These are the very issues that have been declared unconstitutional by the California Supreme Court. “The Legislature has no power to authorize, and shall prohibit casinos of the type currently operating in Nevada and New Jersey.” California State gambling policy should not be changed without the approval of the citizens, nor should State Legislators be voting on a statutory bill that clearly violates California’s Constitution.
ACR 185 - Oppose
Assembly Member Battin's reference to enforcement of the Indian Civil Rights Act (ICRA) is a sham. IF the people of California could enforce that Act, we would all be a lot better off. But we cannot. The Supreme Court, in Santa Clara Pueblo v. Martinez, has held that the only way that any provision of the ICRA can be enforced is by petition for a writ of habeas corpus. Habeas corpus is not available to anyone who is not in custody. Thus, there are all kinds of purported rights set forth in the ICRA that cannot possibly be enforced because there is no way that the habeas corpus procedure can apply to them. It is simply a lie to say that the ICRA "ensures the civil rights of Indian people”.
Proposition 1A Gambling on Tribal Lands-legislative Constitutional Amendment
Modifies state Constitution's prohibition against casinos and lotteries, to authorize Governor to negotiate compacts, subject to legislative ratification for the operation of slot machines, lottery games, and banking and percentage card games by federally recognized Indian tribes on Indian lands in California in accordance with federal law. Authorizes slot machines, lottery games and banking and percentage card games to be conducted and operated on tribal lands subject to the compacts.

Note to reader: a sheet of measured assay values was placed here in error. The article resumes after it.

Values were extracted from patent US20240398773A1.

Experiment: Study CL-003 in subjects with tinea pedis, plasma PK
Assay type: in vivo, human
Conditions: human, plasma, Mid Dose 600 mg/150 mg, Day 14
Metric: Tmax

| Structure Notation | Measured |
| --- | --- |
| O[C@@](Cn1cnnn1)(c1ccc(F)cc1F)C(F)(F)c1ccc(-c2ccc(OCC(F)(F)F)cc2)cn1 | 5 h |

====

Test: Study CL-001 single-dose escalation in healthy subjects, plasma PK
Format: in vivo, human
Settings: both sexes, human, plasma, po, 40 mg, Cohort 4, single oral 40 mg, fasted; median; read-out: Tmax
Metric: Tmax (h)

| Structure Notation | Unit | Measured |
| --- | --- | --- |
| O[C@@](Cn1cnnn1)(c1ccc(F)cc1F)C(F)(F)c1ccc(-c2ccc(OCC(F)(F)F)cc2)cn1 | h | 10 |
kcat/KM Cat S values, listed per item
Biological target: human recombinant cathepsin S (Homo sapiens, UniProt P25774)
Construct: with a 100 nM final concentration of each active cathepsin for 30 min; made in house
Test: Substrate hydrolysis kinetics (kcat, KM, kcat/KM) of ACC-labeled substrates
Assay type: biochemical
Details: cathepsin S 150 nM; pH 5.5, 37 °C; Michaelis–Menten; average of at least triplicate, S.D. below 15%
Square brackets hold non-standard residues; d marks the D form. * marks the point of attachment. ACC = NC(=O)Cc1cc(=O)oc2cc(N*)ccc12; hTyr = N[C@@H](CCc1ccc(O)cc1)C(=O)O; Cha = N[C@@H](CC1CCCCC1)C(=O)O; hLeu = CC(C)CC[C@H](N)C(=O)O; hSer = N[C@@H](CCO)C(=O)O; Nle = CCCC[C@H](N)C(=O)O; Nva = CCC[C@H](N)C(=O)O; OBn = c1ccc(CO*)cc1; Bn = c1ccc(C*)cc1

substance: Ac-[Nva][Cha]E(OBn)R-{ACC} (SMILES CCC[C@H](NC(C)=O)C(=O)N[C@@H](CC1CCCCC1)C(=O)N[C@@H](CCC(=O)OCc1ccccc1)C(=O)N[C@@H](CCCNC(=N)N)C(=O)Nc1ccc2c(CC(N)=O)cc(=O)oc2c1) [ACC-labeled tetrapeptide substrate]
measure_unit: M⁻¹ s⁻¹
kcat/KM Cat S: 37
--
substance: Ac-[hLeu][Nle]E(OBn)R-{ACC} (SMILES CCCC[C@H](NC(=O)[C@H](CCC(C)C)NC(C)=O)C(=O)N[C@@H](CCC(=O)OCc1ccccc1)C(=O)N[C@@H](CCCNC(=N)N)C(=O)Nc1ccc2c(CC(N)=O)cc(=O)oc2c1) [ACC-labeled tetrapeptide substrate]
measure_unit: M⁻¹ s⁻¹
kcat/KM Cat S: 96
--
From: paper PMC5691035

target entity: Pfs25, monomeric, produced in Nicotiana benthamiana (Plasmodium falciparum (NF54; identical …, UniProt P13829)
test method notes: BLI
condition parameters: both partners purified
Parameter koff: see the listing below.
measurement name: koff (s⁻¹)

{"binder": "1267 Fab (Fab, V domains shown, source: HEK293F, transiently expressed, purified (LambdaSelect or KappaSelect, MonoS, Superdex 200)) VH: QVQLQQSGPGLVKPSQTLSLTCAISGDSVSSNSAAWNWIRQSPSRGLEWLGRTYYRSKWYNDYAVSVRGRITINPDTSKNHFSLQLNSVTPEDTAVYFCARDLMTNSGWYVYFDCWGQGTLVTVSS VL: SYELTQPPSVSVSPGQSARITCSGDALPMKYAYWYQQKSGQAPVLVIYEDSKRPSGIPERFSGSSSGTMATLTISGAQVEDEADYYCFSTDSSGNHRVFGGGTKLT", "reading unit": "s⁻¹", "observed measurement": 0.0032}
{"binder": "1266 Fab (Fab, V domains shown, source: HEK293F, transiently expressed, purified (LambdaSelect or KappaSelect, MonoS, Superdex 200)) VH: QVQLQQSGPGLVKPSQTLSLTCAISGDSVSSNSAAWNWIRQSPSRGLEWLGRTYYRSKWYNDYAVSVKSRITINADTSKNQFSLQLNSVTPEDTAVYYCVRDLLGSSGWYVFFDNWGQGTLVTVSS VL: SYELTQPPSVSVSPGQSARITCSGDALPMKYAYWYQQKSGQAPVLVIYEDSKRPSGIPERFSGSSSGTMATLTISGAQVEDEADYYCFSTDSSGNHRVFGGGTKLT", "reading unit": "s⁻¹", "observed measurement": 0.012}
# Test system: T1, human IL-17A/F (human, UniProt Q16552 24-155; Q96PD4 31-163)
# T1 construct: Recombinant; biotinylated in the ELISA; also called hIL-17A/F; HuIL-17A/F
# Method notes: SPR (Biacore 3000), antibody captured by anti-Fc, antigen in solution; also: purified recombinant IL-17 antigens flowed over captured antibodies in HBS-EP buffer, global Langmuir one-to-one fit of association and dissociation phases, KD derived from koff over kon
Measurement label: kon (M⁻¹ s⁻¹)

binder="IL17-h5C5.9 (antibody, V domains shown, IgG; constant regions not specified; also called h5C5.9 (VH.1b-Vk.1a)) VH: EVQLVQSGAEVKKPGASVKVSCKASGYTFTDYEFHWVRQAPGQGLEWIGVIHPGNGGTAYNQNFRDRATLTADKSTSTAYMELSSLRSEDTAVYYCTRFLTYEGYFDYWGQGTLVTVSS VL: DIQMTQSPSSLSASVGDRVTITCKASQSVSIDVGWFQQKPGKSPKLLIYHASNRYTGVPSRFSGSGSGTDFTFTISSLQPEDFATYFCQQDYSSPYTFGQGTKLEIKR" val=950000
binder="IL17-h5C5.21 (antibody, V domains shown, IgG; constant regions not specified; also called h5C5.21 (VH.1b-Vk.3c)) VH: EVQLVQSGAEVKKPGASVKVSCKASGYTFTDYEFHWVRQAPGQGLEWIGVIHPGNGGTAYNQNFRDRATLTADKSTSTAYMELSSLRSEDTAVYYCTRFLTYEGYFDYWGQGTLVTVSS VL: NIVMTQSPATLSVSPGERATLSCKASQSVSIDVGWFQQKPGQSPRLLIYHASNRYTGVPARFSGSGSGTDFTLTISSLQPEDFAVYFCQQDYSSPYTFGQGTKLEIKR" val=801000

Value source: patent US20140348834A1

Proposition 29 - Tribal State Compacts (Pala Compact)
Proposition 29 preserves the rights of California citizens and local communities if tribal gambling casinos are established or expanded in their communities. This measure empowers local governments with an opportunity to address and resolve negative impacts created by casinos, including traffic congestion: sanitation, pollution and zoning problems; law enforcement and fire protection; violation of building codes; and the lack of basic public health and safety regulations, and reimbursement of their costs.
1998 Proposition 5 - Tribal-State Gaming Compacts. Tribal Casinos. Initiative Statute.
Specifies terms and conditions of mandatory compact between state and Indian tribes for gambling on tribal land. Mandates Governor to sign compact upon request by tribe. Permits alternative compacts only if consistent with prescribed compact · Permits gambling devices and lotteries at tribal casinos. · Amends California law to allow slot machines and banked card games at tribal casmos. · Provides for contributions to trust funds benefiting nongaming tribes, statewide emergency medical care programs, and programs benefiting communities near tribes, if tribes retain monopoly on authorized gambling. · Provides for reimbursement of state regulatory costs. Note: Overturned by California Supreme Court 1999.
Jan. 14, 2000 Jt. Legislative Budget Committee Tribal Taxes.pdf
Sept. 7, 1999 SCA 11 Reports Standing committees.pdf